Hearing stories about healthcare workers experiencing violence from Covidiots made me a little warier about visiting a hospital. Seeing peace officers at the hospital affirmed with me that the Covidiot situation is serious! Mum did tell me a story from the ER that affirmed with me that even though the nurses are kind and caring, they don’t take any crap.

Don’ts:

Shame Anyone Who Needs Emergency Care:

For the people who need emergency care during this pandemic, don’t shame yourself either! It’s not the people who need non-COVID-19 related emergency care that are tying up the hospitals. The Covidiots are the real problem. It’s completely normal to feel guilty for adding to an already stressed healthcare system though. Mum and I initially felt guilty too. This is why we called the nurse at our family practice. I knew I had to take my Mum to the ER for abdominal pain, but it was great to get confirmation and reassurance.

Thousands of people are waiting for non-urgent surgery and procedures. It can potentially cause resentment and concern among those people while non-COVID-19 emergency patients get priority. In this case, mutual empathy is critical. Whenever someone tells me they are waiting, I let them know I am really sorry to hear that and that I hope they don’t end up needing emergency care because of delayed surgery. Thankfully, those people have extended the same courtesy to my family by saying they are happy that my Mum could still get the emergency care she needed. That’s the way to do it! I know empathy probably won’t take away resentment or concern, but I hope it helps a little.

Think Post-Op Instructions are the Gospel:

I have had appendicitis myself and I found Mum’s post-op instructions confusing! We called a 24-hour nursing line because we didn’t know if Mum had to go back to the ER. People’s bodies don’t work according to post-op instructions, and the added pressure to the question, “Do you go back to the ER?” doesn’t help. In this case, it is good to speak to a nurse about any grey areas you find between the instructions and what’s actually happening. Although, we realized later we called the 24-hour line too soon for any definitive answers. We ended up talking to the nurse at our family practice again. Because Mum ended up with a rare complication, it felt more difficult for me to pin down what was happening. I needed help from a medical professional with that.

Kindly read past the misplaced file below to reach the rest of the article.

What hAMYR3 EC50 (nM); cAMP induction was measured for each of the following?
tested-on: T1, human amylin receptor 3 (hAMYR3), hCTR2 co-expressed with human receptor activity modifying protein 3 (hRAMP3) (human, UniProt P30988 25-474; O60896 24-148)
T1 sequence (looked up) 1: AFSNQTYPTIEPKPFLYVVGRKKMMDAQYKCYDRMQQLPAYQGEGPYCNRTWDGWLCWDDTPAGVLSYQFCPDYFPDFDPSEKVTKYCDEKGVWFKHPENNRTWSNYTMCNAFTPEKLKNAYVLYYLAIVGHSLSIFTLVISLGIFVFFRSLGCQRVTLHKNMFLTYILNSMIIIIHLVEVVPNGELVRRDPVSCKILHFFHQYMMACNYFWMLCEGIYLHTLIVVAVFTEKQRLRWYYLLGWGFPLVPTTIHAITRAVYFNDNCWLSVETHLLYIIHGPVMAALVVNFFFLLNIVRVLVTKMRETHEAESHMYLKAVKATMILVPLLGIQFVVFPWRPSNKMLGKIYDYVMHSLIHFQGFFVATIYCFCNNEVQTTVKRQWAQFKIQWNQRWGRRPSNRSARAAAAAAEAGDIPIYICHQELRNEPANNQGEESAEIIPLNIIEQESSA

Hide Information from COVID-19 Screening:

Poor horses, but it has to be done. I was in a bit of a situation though. My Dad arrived from California two days before I brought Mum home from the hospital. I did want to have the option of bringing Dad to the hospital to visit. Plus, I didn’t know if I needed his help collecting Mum when she was released. It worked, so here’s what I did.

I told the ward Dad was flying in from California to help me take care of Mum. They asked me questions about his vaccination status and told me he would have to bring his documents. I also mentioned that he was flying in from the Bay Area and said that in terms of COVID-19, things were pretty good. We kind of had a laugh about, “at least he’s not flying in from Texas or Florida!” Additionally, I assured them that we have lived in a few other countries, so we know to respect the laws of our host country. After all that, they put him on Mum’s visitor list! They also told me to double-check with the screening area at the entrance.

The screening area reiterated what the ward said. The day after my Dad arrived, the COVID-19 screening went smoothly and he was able to see Mum! I think the ward and screening were happy that I checked with them before Dad arrived if it was possible for him to visit. What they don’t like is people acting shady and pulling a fast one on them. Be transparent, and have the necessary documentation. Plus, I could see that they were nervous initially when I said we were US citizens, but they relaxed over the fact I was honest with them.

Be Racist, Sexist, Rude or Immature:

The horses don’t like me now, but this is the last dead one I’m whipping. I promise. Besides, I live in Alberta. I don’t want to get on the wrong side of our ranchers.

We all have biases, but PLEASE don’t act entitled! If you do, you’re not only hurting whoever it’s directed at, but you disturb other patients who are too sick to deal with your crap. Even if other patients don’t call you on your crap, it doesn’t mean you aren’t bothering them. On the other hand, patients may cry out because they’re in pain, or frightened, or something. As long as they aren’t being jerks, don’t shame them for it. I have cried while in the hospital because I wanted to go home, but I didn’t say anything inappropriate.